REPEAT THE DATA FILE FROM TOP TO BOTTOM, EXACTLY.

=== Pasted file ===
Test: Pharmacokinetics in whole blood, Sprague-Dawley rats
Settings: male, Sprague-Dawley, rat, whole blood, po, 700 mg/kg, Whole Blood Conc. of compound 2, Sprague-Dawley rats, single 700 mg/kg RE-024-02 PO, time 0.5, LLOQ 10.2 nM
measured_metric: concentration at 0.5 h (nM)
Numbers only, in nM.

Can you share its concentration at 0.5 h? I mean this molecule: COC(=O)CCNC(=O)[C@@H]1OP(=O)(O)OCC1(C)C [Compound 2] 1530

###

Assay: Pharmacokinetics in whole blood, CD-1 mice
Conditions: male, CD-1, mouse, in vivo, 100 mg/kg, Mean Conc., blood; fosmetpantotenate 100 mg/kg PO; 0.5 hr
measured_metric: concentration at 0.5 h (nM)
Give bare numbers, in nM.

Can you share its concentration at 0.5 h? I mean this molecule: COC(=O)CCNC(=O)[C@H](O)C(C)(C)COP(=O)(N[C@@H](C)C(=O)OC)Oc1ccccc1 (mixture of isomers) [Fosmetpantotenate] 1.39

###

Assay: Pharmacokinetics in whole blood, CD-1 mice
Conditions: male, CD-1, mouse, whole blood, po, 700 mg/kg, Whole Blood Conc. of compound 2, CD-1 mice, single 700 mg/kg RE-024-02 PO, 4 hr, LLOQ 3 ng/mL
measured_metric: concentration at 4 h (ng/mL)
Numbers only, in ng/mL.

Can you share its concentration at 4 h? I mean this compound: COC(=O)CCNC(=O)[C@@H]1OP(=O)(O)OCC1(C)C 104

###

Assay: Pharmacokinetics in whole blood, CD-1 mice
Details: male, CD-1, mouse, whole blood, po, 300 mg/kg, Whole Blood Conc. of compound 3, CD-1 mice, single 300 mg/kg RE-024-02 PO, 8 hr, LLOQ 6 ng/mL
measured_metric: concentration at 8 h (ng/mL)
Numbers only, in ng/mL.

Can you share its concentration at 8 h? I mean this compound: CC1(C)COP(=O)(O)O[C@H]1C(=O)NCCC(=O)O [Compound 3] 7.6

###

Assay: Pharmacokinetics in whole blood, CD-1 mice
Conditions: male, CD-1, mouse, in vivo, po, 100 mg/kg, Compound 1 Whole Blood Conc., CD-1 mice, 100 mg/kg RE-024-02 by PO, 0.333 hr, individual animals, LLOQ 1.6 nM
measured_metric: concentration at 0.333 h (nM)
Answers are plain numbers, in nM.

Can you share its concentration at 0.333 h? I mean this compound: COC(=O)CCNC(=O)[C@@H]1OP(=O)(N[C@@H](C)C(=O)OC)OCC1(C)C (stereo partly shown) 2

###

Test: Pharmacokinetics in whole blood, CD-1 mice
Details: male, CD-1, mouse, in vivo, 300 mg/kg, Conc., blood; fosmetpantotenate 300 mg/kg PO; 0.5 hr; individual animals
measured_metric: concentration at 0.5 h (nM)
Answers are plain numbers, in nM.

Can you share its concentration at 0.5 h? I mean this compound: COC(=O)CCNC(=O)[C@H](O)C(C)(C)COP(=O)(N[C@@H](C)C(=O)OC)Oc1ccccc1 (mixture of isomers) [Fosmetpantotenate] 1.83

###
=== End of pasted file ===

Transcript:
Test: Pharmacokinetics in whole blood, Sprague-Dawley rats
Settings: male, Sprague-Dawley, rat, whole blood, po, 700 mg/kg, Whole Blood Conc. of compound 2, Sprague-Dawley rats, single 700 mg/kg RE-024-02 PO, time 0.5, LLOQ 10.2 nM
measured_metric: concentration at 0.5 h (nM)
Numbers only, in nM.

Can you share its concentration at 0.5 h? I mean this molecule: COC(=O)CCNC(=O)[C@@H]1OP(=O)(O)OCC1(C)C [Compound 2] 1530

###

Assay: Pharmacokinetics in whole blood, CD-1 mice
Conditions: male, CD-1, mouse, in vivo, 100 mg/kg, Mean Conc., blood; fosmetpantotenate 100 mg/kg PO; 0.5 hr
measured_metric: concentration at 0.5 h (nM)
Give bare numbers, in nM.

Can you share its concentration at 0.5 h? I mean this molecule: COC(=O)CCNC(=O)[C@H](O)C(C)(C)COP(=O)(N[C@@H](C)C(=O)OC)Oc1ccccc1 (mixture of isomers) [Fosmetpantotenate] 1.39

###

Assay: Pharmacokinetics in whole blood, CD-1 mice
Conditions: male, CD-1, mouse, whole blood, po, 700 mg/kg, Whole Blood Conc. of compound 2, CD-1 mice, single 700 mg/kg RE-024-02 PO, 4 hr, LLOQ 3 ng/mL
measured_metric: concentration at 4 h (ng/mL)
Numbers only, in ng/mL.

Can you share its concentration at 4 h? I mean this compound: COC(=O)CCNC(=O)[C@@H]1OP(=O)(O)OCC1(C)C 104

###

Assay: Pharmacokinetics in whole blood, CD-1 mice
Details: male, CD-1, mouse, whole blood, po, 300 mg/kg, Whole Blood Conc. of compound 3, CD-1 mice, single 300 mg/kg RE-024-02 PO, 8 hr, LLOQ 6 ng/mL
measured_metric: concentration at 8 h (ng/mL)
Numbers only, in ng/mL.

Can you share its concentration at 8 h? I mean this compound: CC1(C)COP(=O)(O)O[C@H]1C(=O)NCCC(=O)O [Compound 3] 7.6

###

Assay: Pharmacokinetics in whole blood, CD-1 mice
Conditions: male, CD-1, mouse, in vivo, po, 100 mg/kg, Compound 1 Whole Blood Conc., CD-1 mice, 100 mg/kg RE-024-02 by PO, 0.333 hr, individual animals, LLOQ 1.6 nM
measured_metric: concentration at 0.333 h (nM)
Answers are plain numbers, in nM.

Can you share its concentration at 0.333 h? I mean this compound: COC(=O)CCNC(=O)[C@@H]1OP(=O)(N[C@@H](C)C(=O)OC)OCC1(C)C (stereo partly shown) 2

###

Test: Pharmacokinetics in whole blood, CD-1 mice
Details: male, CD-1, mouse, in vivo, 300 mg/kg, Conc., blood; fosmetpantotenate 300 mg/kg PO; 0.5 hr; individual animals
measured_metric: concentration at 0.5 h (nM)
Answers are plain numbers, in nM.

Can you share its concentration at 0.5 h? I mean this compound: COC(=O)CCNC(=O)[C@H](O)C(C)(C)COP(=O)(N[C@@H](C)C(=O)OC)Oc1ccccc1 (mixture of isomers) [Fosmetpantotenate] 1.83

###